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Caligula #1 – Review

Upon retuning home from selling his family's olive oil, Junius discovers the remains of his loved ones. All of which have been violated and slaughtered. Before dying, the family's slave, Ibraham tells Junius the name of the man responsible for this heinous act. That man's name is Caligula. Confused, distraught and filled with hate Juniu's thoughts turn to his deceased father who was a Centurion. A proud man that would take revenge without a moments haste. But Junius was no solider, he was a boy, a mere farmer.

Regardless, he burns everything connected with his now former life. He takes a few things with him to the city of Anxur. Within weeks he learns the lay of the massive city and routine of Caligula's guards, especially the hangout of one guard in particular, Calvus. Time spent tailing with him reveals that this guard has the taste for young boys. Ready to make his move, Junis “bribes” his way into Caligula's palace. Now inside he finds himself in the midst of a twisted party laced with depravity. In search of his target, Junius stumbles into a woman that Caligula has be courting all night. While occupied with the woman Junius takes his chance to strike.

The first issue of a book is always a tricky one. There's so much that has to happen to tell the story, to draw in the reader and overall makes things interesting to warrant the continuation of the story. David Lapham (Stray Bullets) does this without a hitch. He creates a perfect evil villain in Caligula in just a few panels. Followed by Junius the young and simple olive farmer, who in is instantly thrust into an underdog position just by Caligula's status alone. As the reader you can't help but pull for him on his quest for revenge. Now that the ground work is out of the way, the story has so many different avenues it can explore. The fully-painted pages by new talent German Nobile draw the reader into the world effortlessly. Visually the painted style adds to the very look and feel that is represented in Caligula.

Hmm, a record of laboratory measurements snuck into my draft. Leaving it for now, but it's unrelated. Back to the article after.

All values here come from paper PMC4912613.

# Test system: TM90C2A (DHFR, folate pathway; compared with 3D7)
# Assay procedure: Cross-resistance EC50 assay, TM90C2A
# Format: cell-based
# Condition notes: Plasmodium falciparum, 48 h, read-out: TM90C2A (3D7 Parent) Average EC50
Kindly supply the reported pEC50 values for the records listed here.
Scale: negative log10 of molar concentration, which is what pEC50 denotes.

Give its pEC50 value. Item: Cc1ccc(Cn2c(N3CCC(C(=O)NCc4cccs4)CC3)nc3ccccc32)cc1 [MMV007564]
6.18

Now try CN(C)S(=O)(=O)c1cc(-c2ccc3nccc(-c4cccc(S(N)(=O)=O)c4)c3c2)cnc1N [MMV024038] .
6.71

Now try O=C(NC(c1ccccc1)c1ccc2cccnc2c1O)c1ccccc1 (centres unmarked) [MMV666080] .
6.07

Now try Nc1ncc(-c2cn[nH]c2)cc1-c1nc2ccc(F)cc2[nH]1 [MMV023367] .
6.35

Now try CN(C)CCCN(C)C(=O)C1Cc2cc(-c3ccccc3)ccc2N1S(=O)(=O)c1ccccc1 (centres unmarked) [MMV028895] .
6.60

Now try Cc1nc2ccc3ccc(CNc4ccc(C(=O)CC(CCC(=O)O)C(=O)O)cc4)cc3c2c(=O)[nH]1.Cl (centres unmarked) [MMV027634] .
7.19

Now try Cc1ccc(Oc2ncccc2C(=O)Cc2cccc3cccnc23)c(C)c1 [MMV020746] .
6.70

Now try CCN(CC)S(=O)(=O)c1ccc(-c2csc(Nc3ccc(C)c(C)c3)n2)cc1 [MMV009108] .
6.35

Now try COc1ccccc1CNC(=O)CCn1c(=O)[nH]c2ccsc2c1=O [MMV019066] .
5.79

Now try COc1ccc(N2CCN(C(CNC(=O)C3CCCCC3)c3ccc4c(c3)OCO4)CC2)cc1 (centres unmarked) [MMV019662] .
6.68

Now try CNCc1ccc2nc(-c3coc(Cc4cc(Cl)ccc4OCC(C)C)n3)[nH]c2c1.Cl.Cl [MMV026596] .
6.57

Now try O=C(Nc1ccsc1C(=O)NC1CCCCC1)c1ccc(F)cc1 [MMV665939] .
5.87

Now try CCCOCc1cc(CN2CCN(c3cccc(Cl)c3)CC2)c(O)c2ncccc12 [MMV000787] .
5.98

Avatar Press' Caligula is off to a great start in the interesting story department. As long as it continues to keep that aspect up and not fall into a direct clone of Starz's Spartacus and Ridley Scott's Gladiator. Caligula has the makings to add to that genre all on its own. Just as long as the book doesn't find its self going the Tino Brass route. Only due to the fact that there is a panel in the book (just as Junis enters Caligula's palace) where things got really close. All of that aside the team behind Caligula is a talented one and this series is a worthy addition to the Avatar library.

Overall Score – 8.9/10



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